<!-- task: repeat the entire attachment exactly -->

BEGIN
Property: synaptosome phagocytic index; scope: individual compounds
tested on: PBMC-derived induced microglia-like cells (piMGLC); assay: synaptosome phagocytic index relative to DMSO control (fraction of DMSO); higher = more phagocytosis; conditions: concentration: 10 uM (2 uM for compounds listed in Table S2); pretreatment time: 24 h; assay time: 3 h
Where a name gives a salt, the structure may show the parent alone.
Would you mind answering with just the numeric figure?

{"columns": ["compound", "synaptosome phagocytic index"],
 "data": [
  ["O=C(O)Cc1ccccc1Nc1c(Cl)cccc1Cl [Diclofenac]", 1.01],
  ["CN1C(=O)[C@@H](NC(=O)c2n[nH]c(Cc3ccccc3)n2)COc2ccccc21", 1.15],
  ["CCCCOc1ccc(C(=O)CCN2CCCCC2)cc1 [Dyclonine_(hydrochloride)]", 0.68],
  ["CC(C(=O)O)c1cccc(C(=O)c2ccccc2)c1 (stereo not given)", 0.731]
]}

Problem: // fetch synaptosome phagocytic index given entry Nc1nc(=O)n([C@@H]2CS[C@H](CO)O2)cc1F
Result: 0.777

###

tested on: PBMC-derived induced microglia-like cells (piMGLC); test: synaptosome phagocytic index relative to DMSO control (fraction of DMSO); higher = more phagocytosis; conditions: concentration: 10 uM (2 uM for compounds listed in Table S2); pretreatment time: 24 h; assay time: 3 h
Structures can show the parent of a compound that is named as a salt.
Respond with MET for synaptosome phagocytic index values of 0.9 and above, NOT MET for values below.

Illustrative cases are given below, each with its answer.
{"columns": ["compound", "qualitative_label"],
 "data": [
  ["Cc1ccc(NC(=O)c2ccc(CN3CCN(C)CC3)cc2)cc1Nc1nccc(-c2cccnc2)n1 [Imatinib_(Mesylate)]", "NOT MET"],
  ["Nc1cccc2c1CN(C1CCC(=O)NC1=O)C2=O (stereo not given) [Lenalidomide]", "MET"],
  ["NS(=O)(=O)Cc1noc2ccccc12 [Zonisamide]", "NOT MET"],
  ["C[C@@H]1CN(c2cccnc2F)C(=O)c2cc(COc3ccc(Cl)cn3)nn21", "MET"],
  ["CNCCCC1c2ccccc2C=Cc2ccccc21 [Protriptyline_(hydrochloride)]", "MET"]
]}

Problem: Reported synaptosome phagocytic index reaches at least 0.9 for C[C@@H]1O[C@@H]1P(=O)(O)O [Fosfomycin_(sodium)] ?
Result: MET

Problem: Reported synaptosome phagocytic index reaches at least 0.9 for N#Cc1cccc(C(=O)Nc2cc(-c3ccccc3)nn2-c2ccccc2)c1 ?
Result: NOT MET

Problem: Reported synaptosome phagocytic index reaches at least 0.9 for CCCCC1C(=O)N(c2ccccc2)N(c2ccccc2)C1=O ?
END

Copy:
Property: synaptosome phagocytic index; scope: individual compounds
tested on: PBMC-derived induced microglia-like cells (piMGLC); assay: synaptosome phagocytic index relative to DMSO control (fraction of DMSO); higher = more phagocytosis; conditions: concentration: 10 uM (2 uM for compounds listed in Table S2); pretreatment time: 24 h; assay time: 3 h
Where a name gives a salt, the structure may show the parent alone.
Would you mind answering with just the numeric figure?

{"columns": ["compound", "synaptosome phagocytic index"],
 "data": [
  ["O=C(O)Cc1ccccc1Nc1c(Cl)cccc1Cl [Diclofenac]", 1.01],
  ["CN1C(=O)[C@@H](NC(=O)c2n[nH]c(Cc3ccccc3)n2)COc2ccccc21", 1.15],
  ["CCCCOc1ccc(C(=O)CCN2CCCCC2)cc1 [Dyclonine_(hydrochloride)]", 0.68],
  ["CC(C(=O)O)c1cccc(C(=O)c2ccccc2)c1 (stereo not given)", 0.731]
]}

Problem: // fetch synaptosome phagocytic index given entry Nc1nc(=O)n([C@@H]2CS[C@H](CO)O2)cc1F
Result: 0.777

###

tested on: PBMC-derived induced microglia-like cells (piMGLC); test: synaptosome phagocytic index relative to DMSO control (fraction of DMSO); higher = more phagocytosis; conditions: concentration: 10 uM (2 uM for compounds listed in Table S2); pretreatment time: 24 h; assay time: 3 h
Structures can show the parent of a compound that is named as a salt.
Respond with MET for synaptosome phagocytic index values of 0.9 and above, NOT MET for values below.

Illustrative cases are given below, each with its answer.
{"columns": ["compound", "qualitative_label"],
 "data": [
  ["Cc1ccc(NC(=O)c2ccc(CN3CCN(C)CC3)cc2)cc1Nc1nccc(-c2cccnc2)n1 [Imatinib_(Mesylate)]", "NOT MET"],
  ["Nc1cccc2c1CN(C1CCC(=O)NC1=O)C2=O (stereo not given) [Lenalidomide]", "MET"],
  ["NS(=O)(=O)Cc1noc2ccccc12 [Zonisamide]", "NOT MET"],
  ["C[C@@H]1CN(c2cccnc2F)C(=O)c2cc(COc3ccc(Cl)cn3)nn21", "MET"],
  ["CNCCCC1c2ccccc2C=Cc2ccccc21 [Protriptyline_(hydrochloride)]", "MET"]
]}

Problem: Reported synaptosome phagocytic index reaches at least 0.9 for C[C@@H]1O[C@@H]1P(=O)(O)O [Fosfomycin_(sodium)] ?
Result: MET

Problem: Reported synaptosome phagocytic index reaches at least 0.9 for N#Cc1cccc(C(=O)Nc2cc(-c3ccccc3)nn2-c2ccccc2)c1 ?
Result: NOT MET

Problem: Reported synaptosome phagocytic index reaches at least 0.9 for CCCCC1C(=O)N(c2ccccc2)N(c2ccccc2)C1=O ?